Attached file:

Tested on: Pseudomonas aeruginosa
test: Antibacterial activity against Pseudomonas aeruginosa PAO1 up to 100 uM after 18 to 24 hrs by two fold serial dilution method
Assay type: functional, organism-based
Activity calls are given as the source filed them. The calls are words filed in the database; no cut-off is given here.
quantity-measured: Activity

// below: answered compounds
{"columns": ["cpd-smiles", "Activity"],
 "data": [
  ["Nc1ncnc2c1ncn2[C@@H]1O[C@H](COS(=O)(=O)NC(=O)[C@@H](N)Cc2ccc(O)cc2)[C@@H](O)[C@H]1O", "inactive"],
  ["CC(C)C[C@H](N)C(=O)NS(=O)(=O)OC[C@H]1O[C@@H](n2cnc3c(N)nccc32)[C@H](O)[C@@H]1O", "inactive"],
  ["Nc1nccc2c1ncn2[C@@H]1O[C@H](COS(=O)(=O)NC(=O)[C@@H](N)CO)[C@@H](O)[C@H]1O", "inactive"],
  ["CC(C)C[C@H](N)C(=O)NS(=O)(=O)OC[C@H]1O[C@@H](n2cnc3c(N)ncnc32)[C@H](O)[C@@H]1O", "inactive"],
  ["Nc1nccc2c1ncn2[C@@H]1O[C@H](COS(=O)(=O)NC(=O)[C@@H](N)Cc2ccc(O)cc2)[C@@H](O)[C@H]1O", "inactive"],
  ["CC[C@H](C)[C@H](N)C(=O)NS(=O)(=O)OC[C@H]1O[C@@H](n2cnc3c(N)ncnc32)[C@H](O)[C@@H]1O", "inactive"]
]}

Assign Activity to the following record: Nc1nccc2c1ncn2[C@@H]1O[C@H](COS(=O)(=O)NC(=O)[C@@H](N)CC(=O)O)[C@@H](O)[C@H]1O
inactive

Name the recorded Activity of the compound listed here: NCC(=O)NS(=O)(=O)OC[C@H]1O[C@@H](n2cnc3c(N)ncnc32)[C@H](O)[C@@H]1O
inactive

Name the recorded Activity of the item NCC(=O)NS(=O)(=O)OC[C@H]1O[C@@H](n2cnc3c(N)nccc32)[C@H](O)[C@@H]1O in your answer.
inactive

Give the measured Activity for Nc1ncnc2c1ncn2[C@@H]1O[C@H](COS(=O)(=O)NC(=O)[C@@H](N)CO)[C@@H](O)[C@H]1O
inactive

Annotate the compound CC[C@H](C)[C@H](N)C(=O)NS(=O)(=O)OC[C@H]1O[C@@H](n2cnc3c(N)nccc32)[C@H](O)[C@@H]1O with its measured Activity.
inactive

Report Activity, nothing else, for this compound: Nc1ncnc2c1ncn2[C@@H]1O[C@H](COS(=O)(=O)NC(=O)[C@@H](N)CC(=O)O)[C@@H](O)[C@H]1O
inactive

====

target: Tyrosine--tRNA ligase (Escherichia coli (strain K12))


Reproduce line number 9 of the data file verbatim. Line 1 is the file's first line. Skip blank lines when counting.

  ["Nc1ncnc2c1ncn2[C@@H]1O[C@H](COS(=O)(=O)NC(=O)[C@@H](N)Cc2ccc(O)cc2)[C@@H](O)[C@H]1O", "inactive"],